The additional secret means that the client and server have a shared key K on top of their local secrets C and S. They send 3*C and 3*S and each can compute 3*C*S*K -- observers would still see 3*C and 3*S but they can reduce 3*3*C*S to 3*C*S because Quantum Computers would allow them the division by 3. They still have no access to K though, if it is passed in a manner out of reach of a Quantum Computer. (Note that an alternative scheme might pass 3*C*K and 3*S*K over the wire, and the adversary would have 3*3*C*S*K*K and, not knowing K, they should not be able to divide it out of 3*C*S*K*K either. It is questionable if this is in any way better though.)

Certificates are no help when it comes to this, as all current-day public-key crypto is bound to fail. Thankfully, some solutions exist there too. But for now, all we have is symmetric crypto, which is considered safe from Quantum Computers. And if you need an infrastructure for symmetric crypto then there is one obvious source: Kerberos.

Kerberos is very old and yet, has withstood the pressure of time. It has its problems, but none as devastating as the threat of Quantum Computers. Very useful is that it logs on to all systems, both web and non-web, with a single login each day. It has a place in virtually all the protocols, it is flexible and very easy to use. In fact, single-signon systems are constantly being proposed for the web (which in itself means it is not at all single-signon; there is more to the Internet than just the web and some are more user-friendly than you might think).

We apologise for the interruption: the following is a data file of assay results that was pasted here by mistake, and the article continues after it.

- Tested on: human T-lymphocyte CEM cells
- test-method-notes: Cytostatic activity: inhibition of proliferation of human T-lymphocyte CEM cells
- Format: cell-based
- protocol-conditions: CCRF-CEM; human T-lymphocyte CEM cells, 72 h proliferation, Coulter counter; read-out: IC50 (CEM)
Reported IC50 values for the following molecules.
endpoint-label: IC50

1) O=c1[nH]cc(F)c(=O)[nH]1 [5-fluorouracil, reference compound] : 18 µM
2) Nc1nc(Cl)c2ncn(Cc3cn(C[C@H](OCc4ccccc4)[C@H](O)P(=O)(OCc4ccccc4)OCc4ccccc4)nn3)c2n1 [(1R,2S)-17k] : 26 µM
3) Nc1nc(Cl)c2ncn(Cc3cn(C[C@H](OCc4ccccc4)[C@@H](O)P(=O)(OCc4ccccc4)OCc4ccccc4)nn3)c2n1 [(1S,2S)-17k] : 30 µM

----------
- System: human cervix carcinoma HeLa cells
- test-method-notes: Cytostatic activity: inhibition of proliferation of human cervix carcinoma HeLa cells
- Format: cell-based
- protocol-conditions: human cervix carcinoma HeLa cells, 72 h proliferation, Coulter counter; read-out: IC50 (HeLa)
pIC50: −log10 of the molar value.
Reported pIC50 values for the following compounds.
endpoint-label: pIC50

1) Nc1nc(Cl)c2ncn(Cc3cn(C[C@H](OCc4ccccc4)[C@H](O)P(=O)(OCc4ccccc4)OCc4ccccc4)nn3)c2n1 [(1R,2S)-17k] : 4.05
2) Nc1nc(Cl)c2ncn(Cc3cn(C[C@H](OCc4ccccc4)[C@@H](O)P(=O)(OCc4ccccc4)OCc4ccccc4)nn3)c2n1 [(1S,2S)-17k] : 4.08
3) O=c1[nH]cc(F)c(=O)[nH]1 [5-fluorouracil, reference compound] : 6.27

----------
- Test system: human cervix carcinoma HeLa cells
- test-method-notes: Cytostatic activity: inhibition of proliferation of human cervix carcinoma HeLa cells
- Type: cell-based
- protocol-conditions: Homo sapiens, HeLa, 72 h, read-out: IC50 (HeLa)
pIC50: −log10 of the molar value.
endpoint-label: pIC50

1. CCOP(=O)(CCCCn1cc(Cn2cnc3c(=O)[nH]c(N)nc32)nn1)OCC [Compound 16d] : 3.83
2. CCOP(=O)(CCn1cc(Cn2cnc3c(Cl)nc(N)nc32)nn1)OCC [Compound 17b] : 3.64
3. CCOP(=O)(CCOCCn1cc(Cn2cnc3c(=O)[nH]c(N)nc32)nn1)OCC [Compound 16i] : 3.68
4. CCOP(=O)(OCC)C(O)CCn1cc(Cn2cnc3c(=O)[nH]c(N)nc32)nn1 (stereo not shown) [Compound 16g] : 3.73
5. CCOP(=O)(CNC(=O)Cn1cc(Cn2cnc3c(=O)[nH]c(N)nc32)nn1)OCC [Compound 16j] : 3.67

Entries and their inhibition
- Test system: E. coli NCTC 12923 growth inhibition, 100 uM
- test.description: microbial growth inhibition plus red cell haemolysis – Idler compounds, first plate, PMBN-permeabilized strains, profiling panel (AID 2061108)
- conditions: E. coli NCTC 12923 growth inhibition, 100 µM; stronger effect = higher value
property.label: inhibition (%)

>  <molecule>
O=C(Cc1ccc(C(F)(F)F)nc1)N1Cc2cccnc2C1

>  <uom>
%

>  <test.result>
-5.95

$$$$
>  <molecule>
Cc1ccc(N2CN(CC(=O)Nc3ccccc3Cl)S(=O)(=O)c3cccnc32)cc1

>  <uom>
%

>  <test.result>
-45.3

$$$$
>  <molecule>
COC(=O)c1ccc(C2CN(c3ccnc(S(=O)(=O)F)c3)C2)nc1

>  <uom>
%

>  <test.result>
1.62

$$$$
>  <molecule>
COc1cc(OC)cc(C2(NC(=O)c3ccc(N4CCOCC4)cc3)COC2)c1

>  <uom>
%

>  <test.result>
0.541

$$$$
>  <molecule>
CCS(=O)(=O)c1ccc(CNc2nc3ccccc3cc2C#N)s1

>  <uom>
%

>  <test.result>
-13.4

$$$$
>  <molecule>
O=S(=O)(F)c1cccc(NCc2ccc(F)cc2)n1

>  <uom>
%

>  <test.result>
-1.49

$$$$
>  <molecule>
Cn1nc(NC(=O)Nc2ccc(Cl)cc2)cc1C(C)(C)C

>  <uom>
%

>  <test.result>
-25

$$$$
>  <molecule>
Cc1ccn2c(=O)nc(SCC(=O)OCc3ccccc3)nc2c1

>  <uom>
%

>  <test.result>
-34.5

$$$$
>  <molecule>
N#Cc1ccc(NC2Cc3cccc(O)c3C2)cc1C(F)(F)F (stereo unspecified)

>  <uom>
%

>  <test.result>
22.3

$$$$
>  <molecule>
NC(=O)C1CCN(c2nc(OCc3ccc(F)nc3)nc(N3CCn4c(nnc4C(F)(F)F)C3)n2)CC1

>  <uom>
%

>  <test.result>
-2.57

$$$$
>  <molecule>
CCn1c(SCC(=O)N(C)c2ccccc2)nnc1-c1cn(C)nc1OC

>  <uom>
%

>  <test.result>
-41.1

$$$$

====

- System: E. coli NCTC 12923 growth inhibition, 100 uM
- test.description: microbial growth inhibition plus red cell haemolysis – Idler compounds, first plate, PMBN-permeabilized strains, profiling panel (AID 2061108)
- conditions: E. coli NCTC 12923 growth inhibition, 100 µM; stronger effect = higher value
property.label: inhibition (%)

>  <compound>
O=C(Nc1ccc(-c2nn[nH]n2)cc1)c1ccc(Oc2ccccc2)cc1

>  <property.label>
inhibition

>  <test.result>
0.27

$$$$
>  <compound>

Enter TLS-KDH

Our integration of Kerberos with TLS is general in nature, and happens to also solve another problem, namely the lukewarm security of Kerberos for HTTP. The TLS-KDH cipher suite uses Kerberos for authentication of the ECDH exchange, and it uses ECDH for key agreement. By incorporating a session key from Kerberos as K in the ECDH exchange, we establish a stronger security level, namely one in which the Kerberos administrator must be part of the game of cracking the security of the connection with a Quantum Computer. And the Kerberos administrator is usually local and trusted to protect the interest of the domain it identifies.

The protection starts as soon as TLS-KDH is introduced. It does require the authentication of a client, but there are forms of anonymous identity in Kerberos, and at least the form that releases the domain but not the user identity is implemented.